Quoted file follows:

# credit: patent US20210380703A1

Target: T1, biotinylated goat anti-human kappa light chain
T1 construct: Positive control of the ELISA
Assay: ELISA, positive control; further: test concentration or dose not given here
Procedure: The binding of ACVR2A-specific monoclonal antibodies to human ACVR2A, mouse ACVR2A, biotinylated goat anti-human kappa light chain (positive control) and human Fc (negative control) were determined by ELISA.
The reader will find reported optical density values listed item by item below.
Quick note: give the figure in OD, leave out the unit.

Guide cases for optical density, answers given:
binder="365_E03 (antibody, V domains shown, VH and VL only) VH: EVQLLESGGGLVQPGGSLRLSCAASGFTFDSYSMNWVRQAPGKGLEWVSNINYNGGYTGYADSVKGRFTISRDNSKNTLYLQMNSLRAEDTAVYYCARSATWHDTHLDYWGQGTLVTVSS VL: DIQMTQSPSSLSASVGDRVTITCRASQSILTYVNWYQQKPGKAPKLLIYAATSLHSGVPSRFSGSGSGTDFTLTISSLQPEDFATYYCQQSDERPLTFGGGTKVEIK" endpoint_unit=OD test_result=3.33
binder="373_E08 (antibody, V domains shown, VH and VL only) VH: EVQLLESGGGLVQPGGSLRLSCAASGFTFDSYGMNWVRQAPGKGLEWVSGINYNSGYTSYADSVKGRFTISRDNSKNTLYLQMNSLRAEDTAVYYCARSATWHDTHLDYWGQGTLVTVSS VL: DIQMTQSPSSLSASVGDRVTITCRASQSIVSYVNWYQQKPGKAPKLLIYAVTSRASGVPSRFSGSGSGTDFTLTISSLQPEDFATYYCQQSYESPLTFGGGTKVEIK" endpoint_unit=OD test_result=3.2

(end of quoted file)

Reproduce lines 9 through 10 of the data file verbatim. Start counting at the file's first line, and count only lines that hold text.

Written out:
binder="365_E03 (antibody, V domains shown, VH and VL only) VH: EVQLLESGGGLVQPGGSLRLSCAASGFTFDSYSMNWVRQAPGKGLEWVSNINYNGGYTGYADSVKGRFTISRDNSKNTLYLQMNSLRAEDTAVYYCARSATWHDTHLDYWGQGTLVTVSS VL: DIQMTQSPSSLSASVGDRVTITCRASQSILTYVNWYQQKPGKAPKLLIYAATSLHSGVPSRFSGSGSGTDFTLTISSLQPEDFATYYCQQSDERPLTFGGGTKVEIK" endpoint_unit=OD test_result=3.33
binder="373_E08 (antibody, V domains shown, VH and VL only) VH: EVQLLESGGGLVQPGGSLRLSCAASGFTFDSYGMNWVRQAPGKGLEWVSGINYNSGYTSYADSVKGRFTISRDNSKNTLYLQMNSLRAEDTAVYYCARSATWHDTHLDYWGQGTLVTVSS VL: DIQMTQSPSSLSASVGDRVTITCRASQSIVSYVNWYQQKPGKAPKLLIYAVTSRASGVPSRFSGSGSGTDFTLTISSLQPEDFATYYCQQSYESPLTFGGGTKVEIK" endpoint_unit=OD test_result=3.2